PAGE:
Washington, Aug. 11 (CNA) U.S. scholars expressed positive views on President Tsai Ing-wen's approach toward China during a conference in Washington on Friday, saying she has been dealing with Beijing in a careful and relatively conservative manner.
Tsai has been "an extraordinarily careful practitioner of statecraft," said Patrick Cronin, a senior advisor and senior director of the Asia-Pacific security program at the Center for a New American Security (CNAS), at the conference called "The Future of U.S.-Taiwan Relations in New Administrations."
Every time Tsai tries to come up with a new framework for ties with China other than the "1992 consensus" or proposes a new type of interaction across the Taiwan Strait, the Chinese government dismisses it, Cronin said.
That is because China does not want Tsai to "regain some new leverage" on cross-strait issues, and Beijing is intent on squeezing even further, including by stealing Taiwan's diplomatic allies and cutting back on the number of Chinese tourists visiting Taiwan, he said.
China has attempted through this coercive pressure to write its own rules unilaterally on cross-strait relations, which is similar to what has been happening in the South China Sea, and the answer for Tsai and for U.S. President Donald Trump in each situation should be to say "no," Cronin argued.
The two leaders' responses have been different, however, with Tsai being "more careful" in dealing with China, while Trump has been more "audacious" in trying to find a better bargaining position.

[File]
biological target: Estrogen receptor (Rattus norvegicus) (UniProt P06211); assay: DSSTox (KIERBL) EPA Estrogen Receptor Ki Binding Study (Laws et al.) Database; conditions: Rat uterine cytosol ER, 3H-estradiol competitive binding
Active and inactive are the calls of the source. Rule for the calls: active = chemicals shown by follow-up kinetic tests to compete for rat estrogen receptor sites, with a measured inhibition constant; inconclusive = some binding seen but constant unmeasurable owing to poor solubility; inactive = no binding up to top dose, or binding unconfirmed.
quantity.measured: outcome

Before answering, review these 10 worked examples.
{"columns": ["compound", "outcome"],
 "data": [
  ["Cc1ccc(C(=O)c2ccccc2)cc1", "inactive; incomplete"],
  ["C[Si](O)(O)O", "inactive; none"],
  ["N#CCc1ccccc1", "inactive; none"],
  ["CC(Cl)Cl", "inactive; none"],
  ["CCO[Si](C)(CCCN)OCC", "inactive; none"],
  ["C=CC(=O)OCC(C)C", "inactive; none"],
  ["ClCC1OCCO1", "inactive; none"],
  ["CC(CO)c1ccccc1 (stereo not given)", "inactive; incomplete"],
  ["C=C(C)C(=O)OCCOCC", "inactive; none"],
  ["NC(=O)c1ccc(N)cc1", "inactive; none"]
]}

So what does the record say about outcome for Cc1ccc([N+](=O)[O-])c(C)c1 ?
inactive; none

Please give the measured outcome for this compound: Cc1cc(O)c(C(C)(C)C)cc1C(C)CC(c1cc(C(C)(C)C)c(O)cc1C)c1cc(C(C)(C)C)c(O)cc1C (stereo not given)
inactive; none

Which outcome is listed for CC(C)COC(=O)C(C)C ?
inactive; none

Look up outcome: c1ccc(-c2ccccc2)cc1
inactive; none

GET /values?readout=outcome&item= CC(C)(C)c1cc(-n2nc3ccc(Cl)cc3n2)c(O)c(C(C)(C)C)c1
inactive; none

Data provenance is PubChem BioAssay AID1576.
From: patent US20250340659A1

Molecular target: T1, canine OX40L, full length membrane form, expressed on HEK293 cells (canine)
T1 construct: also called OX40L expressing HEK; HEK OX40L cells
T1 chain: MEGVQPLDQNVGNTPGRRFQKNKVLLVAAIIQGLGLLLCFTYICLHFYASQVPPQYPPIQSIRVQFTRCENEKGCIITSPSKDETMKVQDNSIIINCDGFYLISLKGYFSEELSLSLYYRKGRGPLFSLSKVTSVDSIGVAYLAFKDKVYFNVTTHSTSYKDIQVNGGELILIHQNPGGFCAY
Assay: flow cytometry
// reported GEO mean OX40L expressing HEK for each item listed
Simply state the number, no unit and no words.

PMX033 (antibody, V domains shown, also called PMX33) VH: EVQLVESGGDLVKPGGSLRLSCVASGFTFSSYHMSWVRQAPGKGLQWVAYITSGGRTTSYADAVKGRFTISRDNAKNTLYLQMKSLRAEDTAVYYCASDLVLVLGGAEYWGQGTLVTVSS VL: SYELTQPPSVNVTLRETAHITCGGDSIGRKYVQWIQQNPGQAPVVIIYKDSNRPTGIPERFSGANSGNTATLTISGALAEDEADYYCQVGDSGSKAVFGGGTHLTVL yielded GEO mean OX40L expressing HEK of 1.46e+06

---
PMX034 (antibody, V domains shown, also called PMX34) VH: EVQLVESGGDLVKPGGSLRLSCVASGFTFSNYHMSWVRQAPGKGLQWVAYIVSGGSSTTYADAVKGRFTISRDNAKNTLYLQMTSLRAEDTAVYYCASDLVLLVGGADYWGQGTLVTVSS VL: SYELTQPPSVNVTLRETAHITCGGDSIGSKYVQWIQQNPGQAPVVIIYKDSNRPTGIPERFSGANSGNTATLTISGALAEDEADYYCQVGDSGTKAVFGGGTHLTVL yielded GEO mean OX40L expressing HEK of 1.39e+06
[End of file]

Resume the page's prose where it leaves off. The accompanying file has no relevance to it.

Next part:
Cross-strait ties have cooled since Tsai took office in May 2016, mainly due to her refusal to heed Beijing's calls to accept the "1992 consensus" as the sole political foundation of cross-strait exchanges.
The "1992 consensus" refers to a tacit understanding reached in 1992 between China and Taiwan, which was then under a Kuomintang government, that there is only one China, with both sides free to interpret what that means.
The Tsai administration has said that it remains committed to peace and stability in the Taiwan Strait, urging Beijing to be more flexible to jointly establish a new model for cross-strait interaction.
Meanwhile, Scott Kastner, another participant in Friday's conference, said cross-strait relations are relatively stable despite the recent uptick in tensions because the scenarios in which China might use a militarily coercive approach to Taiwan are relatively unlikely to happen, in part due to Tsai's approach.
One scenario is that Beijing uses military coercion to push Taiwan to adopt more accommodating policies toward China, including the "one China" principle, said Kastner, an associate professor at University of Maryland's Department of Government and Politics.
But that would seem unlikely to happen, because it is "generally recognized that it's easier to make coercive threats to deter changes to the status quo than it is to use coercive threats to try to compel changes to the status quo," he noted.
Also, any type of coercion to compel a change in the status quo seems less necessary today, Kastner said, given that Tsai's government "has been quite conservative in its approach to cross-strait relations" and has refrained from "challenging the status quo in a way that we saw in the Chen Shui-bian administration."
"I think the U.S. would be much more sympathetic to Taiwan" in the scenario where China appears to be trying to compel changes to the status quo rather than deterring changes, he said.
On the Taiwan security issue, Cronin said that Taiwan to be free from coercion depends on many factors, including U.S. military power projection. But "at the foundation is a strong defense," he added.
Source: Overseas Community Affairs Council